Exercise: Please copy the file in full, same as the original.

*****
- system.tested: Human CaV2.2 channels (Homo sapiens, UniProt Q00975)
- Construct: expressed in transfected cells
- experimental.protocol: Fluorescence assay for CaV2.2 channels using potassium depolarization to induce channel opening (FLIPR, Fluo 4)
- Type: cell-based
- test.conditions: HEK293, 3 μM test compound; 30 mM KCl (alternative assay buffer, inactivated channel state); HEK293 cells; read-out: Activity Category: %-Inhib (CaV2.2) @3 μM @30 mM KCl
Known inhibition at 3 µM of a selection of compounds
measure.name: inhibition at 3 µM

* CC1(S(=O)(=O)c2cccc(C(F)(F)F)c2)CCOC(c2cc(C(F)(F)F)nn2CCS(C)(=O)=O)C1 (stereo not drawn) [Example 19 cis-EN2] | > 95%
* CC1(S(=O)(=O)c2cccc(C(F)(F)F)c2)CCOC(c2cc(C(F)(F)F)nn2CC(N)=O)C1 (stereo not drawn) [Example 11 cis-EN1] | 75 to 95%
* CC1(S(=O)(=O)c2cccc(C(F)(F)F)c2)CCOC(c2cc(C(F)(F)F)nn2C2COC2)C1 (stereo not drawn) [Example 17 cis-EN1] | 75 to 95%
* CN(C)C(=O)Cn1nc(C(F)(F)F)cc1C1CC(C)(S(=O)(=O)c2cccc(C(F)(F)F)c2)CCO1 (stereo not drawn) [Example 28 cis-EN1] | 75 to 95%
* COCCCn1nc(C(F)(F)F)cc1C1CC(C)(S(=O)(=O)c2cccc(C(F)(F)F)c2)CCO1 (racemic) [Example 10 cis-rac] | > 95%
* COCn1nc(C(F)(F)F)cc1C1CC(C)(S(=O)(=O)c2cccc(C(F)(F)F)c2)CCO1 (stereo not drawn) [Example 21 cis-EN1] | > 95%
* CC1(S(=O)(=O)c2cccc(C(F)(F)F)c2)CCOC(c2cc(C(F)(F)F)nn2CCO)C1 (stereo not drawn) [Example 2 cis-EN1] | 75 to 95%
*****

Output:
- system.tested: Human CaV2.2 channels (Homo sapiens, UniProt Q00975)
- Construct: expressed in transfected cells
- experimental.protocol: Fluorescence assay for CaV2.2 channels using potassium depolarization to induce channel opening (FLIPR, Fluo 4)
- Type: cell-based
- test.conditions: HEK293, 3 μM test compound; 30 mM KCl (alternative assay buffer, inactivated channel state); HEK293 cells; read-out: Activity Category: %-Inhib (CaV2.2) @3 μM @30 mM KCl
Known inhibition at 3 µM of a selection of compounds
measure.name: inhibition at 3 µM

* CC1(S(=O)(=O)c2cccc(C(F)(F)F)c2)CCOC(c2cc(C(F)(F)F)nn2CCS(C)(=O)=O)C1 (stereo not drawn) [Example 19 cis-EN2] | > 95%
* CC1(S(=O)(=O)c2cccc(C(F)(F)F)c2)CCOC(c2cc(C(F)(F)F)nn2CC(N)=O)C1 (stereo not drawn) [Example 11 cis-EN1] | 75 to 95%
* CC1(S(=O)(=O)c2cccc(C(F)(F)F)c2)CCOC(c2cc(C(F)(F)F)nn2C2COC2)C1 (stereo not drawn) [Example 17 cis-EN1] | 75 to 95%
* CN(C)C(=O)Cn1nc(C(F)(F)F)cc1C1CC(C)(S(=O)(=O)c2cccc(C(F)(F)F)c2)CCO1 (stereo not drawn) [Example 28 cis-EN1] | 75 to 95%
* COCCCn1nc(C(F)(F)F)cc1C1CC(C)(S(=O)(=O)c2cccc(C(F)(F)F)c2)CCO1 (racemic) [Example 10 cis-rac] | > 95%
* COCn1nc(C(F)(F)F)cc1C1CC(C)(S(=O)(=O)c2cccc(C(F)(F)F)c2)CCO1 (stereo not drawn) [Example 21 cis-EN1] | > 95%
* CC1(S(=O)(=O)c2cccc(C(F)(F)F)c2)CCOC(c2cc(C(F)(F)F)nn2CCO)C1 (stereo not drawn) [Example 2 cis-EN1] | 75 to 95%